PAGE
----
Stocks and the euro surged Thursday as investors cheered draft details of a new bailout for Greece that will hopefully dramatically reduce its massive debts and prevent other countries such as Italy and Spain being dragged into the crisis.
Traders had been very cautious earlier in the day and the euro was under severe pressure, dropping as low as $1.4132, as it looked increasingly likely that Greece's second bailout package in a little over a year would make it the first eurozone country to default on its debts.
But once a draft of the rescue package was leaked, investors appeared to be heartened to simply know that there was a plan, that eurozone policymakers were finally grappling with the big issue _ that Greece doesn't just need loans to cover its day-to-day payments but also needs a way out from under a mountain of debt.
The proposals will still likely mean Greece gets slapped with a selective default rating from the credit rating agencies, as private holders of Greek bonds will be asked to accept a later payment. That rating is given when a debtor asks for an extension on a loan or refuses to pay back the full amount plus interest.
By late afternoon in Europe, markets seemed to have already accepted that there would be a default and were focused on news that the plan would reduce Greece's debt more substantially than expected.
The FTSE index of Britain's leading shares closed up 0.8 percent at 5,899.89, while France's CAC-40 spiked 1.7 percent to 3,816.75. Germany's DAX rallied 1 percent to 7,290.14.
U.S. stocks joined in the euphoria _ the Dow Jones industrial average was up 1.1 percent at 12,708 while the broader Standard & Poor's 500 index rose 1.2 percent to 1,341.
The euro also surged, and was trading at $1.4375, up 0.8 percent on the day.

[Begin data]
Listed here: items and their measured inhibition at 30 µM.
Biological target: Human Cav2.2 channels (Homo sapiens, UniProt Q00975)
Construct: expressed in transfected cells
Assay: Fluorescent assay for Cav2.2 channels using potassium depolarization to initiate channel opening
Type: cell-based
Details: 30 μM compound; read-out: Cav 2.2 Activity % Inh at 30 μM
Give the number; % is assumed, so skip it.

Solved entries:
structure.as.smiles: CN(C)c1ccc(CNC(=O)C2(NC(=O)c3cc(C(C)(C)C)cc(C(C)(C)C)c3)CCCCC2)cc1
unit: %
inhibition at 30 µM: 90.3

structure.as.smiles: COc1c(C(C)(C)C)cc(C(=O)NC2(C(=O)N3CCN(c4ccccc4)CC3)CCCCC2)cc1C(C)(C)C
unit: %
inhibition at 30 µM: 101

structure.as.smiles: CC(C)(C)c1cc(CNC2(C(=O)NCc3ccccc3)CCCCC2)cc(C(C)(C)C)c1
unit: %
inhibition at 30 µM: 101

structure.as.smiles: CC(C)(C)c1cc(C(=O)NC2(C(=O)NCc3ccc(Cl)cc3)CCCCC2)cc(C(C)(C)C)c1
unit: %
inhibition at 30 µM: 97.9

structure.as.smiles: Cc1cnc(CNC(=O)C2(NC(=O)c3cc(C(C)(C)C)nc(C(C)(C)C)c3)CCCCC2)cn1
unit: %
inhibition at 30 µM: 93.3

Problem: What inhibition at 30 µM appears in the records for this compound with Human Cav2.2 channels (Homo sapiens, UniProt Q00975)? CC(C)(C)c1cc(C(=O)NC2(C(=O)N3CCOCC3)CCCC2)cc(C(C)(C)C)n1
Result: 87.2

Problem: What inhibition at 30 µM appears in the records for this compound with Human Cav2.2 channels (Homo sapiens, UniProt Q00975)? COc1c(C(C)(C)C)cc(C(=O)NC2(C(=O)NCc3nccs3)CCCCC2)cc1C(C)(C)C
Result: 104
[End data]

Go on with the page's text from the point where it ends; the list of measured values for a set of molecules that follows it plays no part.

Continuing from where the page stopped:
Analysts warned, however, that the rally may not prove sustainable.
"Knee-jerk market reaction is positive, but the latest plans are no silver bullet," said Neil MacKinnon, global macro strategist at VTB Capital. "Market cynics will not be convinced that debt contagion and the threat of systemic bank risk will be fully resolved by today's summit."
Many have said that while leaders dithered over Greece, the real fear switched to Spain and Italy _ which have seen their borrowing costs skyrocket in recent weeks as investors increasingly viewed them as bad risks. A bailout for Rome or Madrid would bankrupt the EU.
After the details of the plan emerged, though, Greece, Italy and Spain all saw their yields _ the amount of interest demanded by investors to lend them money _ plummet.
Later today, the U.S. markets will be looking to see if President Barack Obama and congressional leaders can ink a deal to raise the U.S. debt ceiling, the amount of debt the government can accumulate. There has been some progress in recent days, but it's not clear what the final plan will look like. One has to be agreed by Aug. 2, or the U.S. will run out of money.
Earlier, Asian shares moved lower after China's manufacturing contracted.
Japan's Nikkei 225 closed up less than 0.1 percent at 10,010.3 after spending most of the day in negative territory. China's Shanghai Composite Index lost 1 percent to 2,765.89 while Hong Kong's Hang Seng closed down 0.1 percent at 21,987.2.
China's stocks were hurt by a report Thursday that Chinese manufacturing activity fell to a 28-month low in July following repeated rate hikes and other measures to cool an overheated economy. HSBC Corp.'s manufacturing index fell to 47.2 from June's 50.1 on a 100-point scale on which numbers below 50 show activity declining.
After the International Energy Agency said it wouldn't release any more stockpiles, oil rebounded strongly. Benchmark oil for August delivery was up $1.33 at $97.73 a barrel in electronic trading on the New York Mercantile Exchange.